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reitit is my preference now adays

☝️ 3

Does that have explicit REST support @emccue?


reitit seems to be metosin choice instead of compojure-api 🤷


what do you consider explicit REST support?


(I would probably use reitit instead of Compojure for any new projects I started, at this point)


i personally crashed our site by not understanding the defroutes macro in compojure last week so i might be a tad bitter with that rec.


pedestal is actually nice though if you need/want to do websockets or more involved middleware stacks. i think “stock ring with jetty” is good enough for most though.

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> what do you consider explicit REST support? Good question. I would want to be able to declare "resources" and the verbs that are allowed for them and have some automated wiring for that, rather than having to explicitly write out every possible matching route pattern.


Apart from that, if it's HTTP-based then it's nice to have HTTP be abstracted away to some extent. Like not having to do (assoc response :status 404 :message "Not found") when something is missing - stuff like that. yada does that to some extent.

Joshua Suskalo19:12:07

I've heard that reitit has some issues with reloadability if you aren't using one of the system-state-managers like component, mount, integrant, etc.


Not that i'm aware of. I initially had a repl friendly reitit setup going without state managers.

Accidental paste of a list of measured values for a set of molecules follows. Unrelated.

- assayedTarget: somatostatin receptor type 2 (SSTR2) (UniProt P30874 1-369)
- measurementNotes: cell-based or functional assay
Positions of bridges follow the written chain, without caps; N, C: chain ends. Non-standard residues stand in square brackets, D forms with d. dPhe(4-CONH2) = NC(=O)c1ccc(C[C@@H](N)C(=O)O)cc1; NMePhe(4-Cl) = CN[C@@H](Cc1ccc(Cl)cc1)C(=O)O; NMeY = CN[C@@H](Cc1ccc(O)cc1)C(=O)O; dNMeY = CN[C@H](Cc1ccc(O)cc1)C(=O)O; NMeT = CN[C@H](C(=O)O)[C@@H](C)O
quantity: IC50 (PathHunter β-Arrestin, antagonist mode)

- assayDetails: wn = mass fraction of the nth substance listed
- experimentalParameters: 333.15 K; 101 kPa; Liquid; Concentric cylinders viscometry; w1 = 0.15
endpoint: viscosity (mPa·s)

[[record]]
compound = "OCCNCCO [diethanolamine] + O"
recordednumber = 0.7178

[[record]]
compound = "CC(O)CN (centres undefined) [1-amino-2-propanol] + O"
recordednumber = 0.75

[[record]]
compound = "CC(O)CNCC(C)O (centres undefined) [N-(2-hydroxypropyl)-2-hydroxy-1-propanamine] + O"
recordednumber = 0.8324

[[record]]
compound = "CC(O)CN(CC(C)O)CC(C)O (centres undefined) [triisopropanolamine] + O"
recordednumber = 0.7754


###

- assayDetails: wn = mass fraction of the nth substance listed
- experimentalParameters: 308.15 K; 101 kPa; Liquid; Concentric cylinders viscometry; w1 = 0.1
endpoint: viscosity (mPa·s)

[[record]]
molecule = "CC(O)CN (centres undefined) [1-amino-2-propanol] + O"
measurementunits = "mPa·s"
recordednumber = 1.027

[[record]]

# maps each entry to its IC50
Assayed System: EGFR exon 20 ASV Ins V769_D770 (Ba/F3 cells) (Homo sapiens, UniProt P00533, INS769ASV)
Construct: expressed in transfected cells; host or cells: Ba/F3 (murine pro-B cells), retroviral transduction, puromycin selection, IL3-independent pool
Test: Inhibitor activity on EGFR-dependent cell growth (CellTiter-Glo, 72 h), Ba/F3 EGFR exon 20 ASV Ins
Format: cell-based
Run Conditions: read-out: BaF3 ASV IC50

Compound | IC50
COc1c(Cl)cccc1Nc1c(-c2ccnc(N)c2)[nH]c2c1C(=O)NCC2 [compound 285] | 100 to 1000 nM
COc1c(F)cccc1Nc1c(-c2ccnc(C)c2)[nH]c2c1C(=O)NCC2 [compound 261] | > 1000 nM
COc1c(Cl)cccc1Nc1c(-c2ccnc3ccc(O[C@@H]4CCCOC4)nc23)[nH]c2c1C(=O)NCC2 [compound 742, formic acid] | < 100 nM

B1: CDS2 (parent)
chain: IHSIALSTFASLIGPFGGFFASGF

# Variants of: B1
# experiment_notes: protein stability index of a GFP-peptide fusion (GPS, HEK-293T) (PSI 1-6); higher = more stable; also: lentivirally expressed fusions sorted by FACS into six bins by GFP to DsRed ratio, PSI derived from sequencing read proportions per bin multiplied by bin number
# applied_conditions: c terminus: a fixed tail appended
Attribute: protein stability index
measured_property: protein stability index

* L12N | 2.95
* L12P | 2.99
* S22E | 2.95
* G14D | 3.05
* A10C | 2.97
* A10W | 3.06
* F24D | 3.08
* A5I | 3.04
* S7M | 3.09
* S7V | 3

Joshua Suskalo21:12:40

I may be incorrect on it, but I didn't have good experiences with reloadability last time I tried it, some while ago.


This is a more general problem. Making and keeping things REPL friendly in Clojure has a learning curve. Similar to making things HMR friendly in the front end.

Joshua Suskalo19:12:28

That could be one reason to consider using compojure-api over reitit, although reitit is second to none in terms of speed.


do you know by any chance if there are any benchmarks that compare competing libraries?


Please write an issue about reloadability, would be easy to add a dev-mode, that compiles the route tree on each request.


I've had good experiences with #yada but JUXT now has a new project called "site". I haven't used that myself yet.

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Juxt has some amazing stuff but I think they need help with naming things 😂


Thanks for the reference, this looks interesting especially because I was planning to use bitemporal db anyway


Malcolm/Jon have a rule that all our libraries must contain only 4 letters, no one knows why and at this point we're too afraid to ask

😂 1
Alex Miller (Clojure team)20:12:41

a new entrant in the "least googgleable project name" competition :)


hi, what is the "equivalent" of an abstract class in Clojure? I'm trying to work with Apache Calcite from Clojure and they extend AbstractTable :

public abstract class AbstractTable implements Table, Wrapper {
  protected AbstractTable() {

  // Default implementation. Override if you have statistics.
  @Override public Statistic getStatistic() {